The Sino-Indian Face-Off: Violence and Death in the Himalayas

17 June 2020 Lindsay Hughes, Senior Research Analyst, Indo-Pacific Research Programme

Background

The heightened tensions that permeated the ongoing standoff between Chinese and Indian troops along their common border have devolved into clashes and the deaths of twenty Indian soldiers. In a statement on Tuesday, 16 June, the Indian Army announced that three of its soldiers had been killed in fighting, albeit without the use of firearms, with Chinese troops. That number very shortly thereafter was upgraded to twenty. According to China’s Global Times newspaper, ‘A further 34 Indian soldiers are also missing, believed to have died or been captured, the Telegraph reported on Tuesday, citing senior Indian Army sources.’

Comment

The trouble began, according to one report, when Chinese troops began building an outpost within the mutually-agreed buffer zone between the border (known as the Line of Actual Control or LAC), and the junction of the Galwan and Shyok rivers. When Indian troops objected to that outpost, the situation quickly devolved into fighting, during which iron rods and clubs with nails embedded in them were used. The fatalities are the first to be publicly acknowledged since 1975, when four Indian soldiers were killed by Chinese forces.

That could have major ramifications. First, it is likely that both sides will enact further measures to de-escalate the tensions between them. Neither side wants, nor can afford, for the situation to devolve further. There will, undoubtedly, be posturing, claims made and recriminations from both sides but, overall, they will work to ease the situation. They will both recognise, however, that in the medium to longer terms, this incident can only add to the sense of grievance felt in both New Delhi and Beijing.

Second, the incident will likely play its part in driving India to seek a closer partnership with its Quad stablemates, especially the United States. That would be ironic, seeing that India’s growing relationship with the US was likely one of the reasons that China turned against India in the first place. If that is indeed the case, Chairman Xi would appear to have made a strategic mistake, which could embolden his critics, especially those in the Jiang faction of the Chinese Communist Party, in Beijing.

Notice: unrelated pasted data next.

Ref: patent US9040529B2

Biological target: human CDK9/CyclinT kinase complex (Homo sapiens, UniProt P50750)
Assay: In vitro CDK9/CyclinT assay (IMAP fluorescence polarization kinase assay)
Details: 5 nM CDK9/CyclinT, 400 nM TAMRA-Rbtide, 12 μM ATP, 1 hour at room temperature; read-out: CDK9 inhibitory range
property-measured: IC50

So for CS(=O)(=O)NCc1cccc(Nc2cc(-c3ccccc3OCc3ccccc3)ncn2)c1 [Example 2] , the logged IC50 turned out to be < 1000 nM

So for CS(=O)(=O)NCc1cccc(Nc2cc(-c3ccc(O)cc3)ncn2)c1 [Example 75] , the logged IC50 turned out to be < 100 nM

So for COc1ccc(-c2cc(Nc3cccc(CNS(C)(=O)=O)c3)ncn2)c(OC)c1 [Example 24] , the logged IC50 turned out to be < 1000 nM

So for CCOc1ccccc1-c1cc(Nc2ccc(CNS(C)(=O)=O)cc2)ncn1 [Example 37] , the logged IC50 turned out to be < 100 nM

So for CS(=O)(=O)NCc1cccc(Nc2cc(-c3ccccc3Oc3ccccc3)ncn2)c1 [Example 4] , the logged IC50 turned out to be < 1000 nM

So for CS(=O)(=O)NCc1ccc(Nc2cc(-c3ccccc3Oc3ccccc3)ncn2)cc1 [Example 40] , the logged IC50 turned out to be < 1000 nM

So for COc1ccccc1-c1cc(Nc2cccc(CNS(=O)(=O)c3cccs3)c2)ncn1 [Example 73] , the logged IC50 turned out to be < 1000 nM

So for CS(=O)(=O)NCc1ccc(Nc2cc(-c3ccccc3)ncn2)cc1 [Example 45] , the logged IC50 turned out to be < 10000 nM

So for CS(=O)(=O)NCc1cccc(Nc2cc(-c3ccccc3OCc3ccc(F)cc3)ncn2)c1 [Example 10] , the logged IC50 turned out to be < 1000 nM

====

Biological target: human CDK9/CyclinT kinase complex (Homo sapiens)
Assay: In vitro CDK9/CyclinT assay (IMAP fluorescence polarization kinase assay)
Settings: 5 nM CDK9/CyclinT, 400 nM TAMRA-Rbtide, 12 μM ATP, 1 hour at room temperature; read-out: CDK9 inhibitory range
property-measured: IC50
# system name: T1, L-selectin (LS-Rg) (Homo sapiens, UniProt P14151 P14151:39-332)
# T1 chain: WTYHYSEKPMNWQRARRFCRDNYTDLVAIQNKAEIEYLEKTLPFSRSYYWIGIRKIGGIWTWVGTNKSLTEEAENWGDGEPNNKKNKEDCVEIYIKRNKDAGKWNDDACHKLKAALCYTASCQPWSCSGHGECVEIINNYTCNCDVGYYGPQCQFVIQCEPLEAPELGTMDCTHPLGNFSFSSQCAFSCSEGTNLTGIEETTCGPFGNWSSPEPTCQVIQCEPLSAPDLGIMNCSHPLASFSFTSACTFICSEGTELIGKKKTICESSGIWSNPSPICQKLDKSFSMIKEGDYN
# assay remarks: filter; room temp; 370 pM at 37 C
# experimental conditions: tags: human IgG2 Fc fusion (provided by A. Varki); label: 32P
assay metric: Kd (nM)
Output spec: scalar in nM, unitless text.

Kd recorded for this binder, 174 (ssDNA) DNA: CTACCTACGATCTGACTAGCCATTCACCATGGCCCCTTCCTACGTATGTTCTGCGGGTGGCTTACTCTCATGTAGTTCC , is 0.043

Third, at a time of heightened nationalism in both countries, China can expect to see a backlash against its products, especially mobile phones, that are sold in India. Calls have begun for commercial agreements made with Chinese companies to be scrapped. At a time when Chairman Xi, furthermore, faces increased domestic criticism because he is seen to be weak in regard to President Trump’s tariffs and other measures against China, he cannot afford to be seen as weak against Prime Minister Modi as well. Mr Modi, similarly, cannot appear to be weak against India’s main antagonist.

Fourth, when troops are situated in a physically- and mentally-draining location and ordered to watch a perceived enemy closely day after day, it is only natural that they will react violently against that enemy. When they witness their brothers in arms being killed by that same enemy, it is natural for them to wish to avenge those deaths in one form or another. There will be further violence.

As a consequence, the growing rift between China and India will further widen and we can expect to see more similar incidents, probably of growing ferocity, in the future.

Any opinions or views expressed in this paper are those of the individual author, unless stated to be those of Future Directions International.

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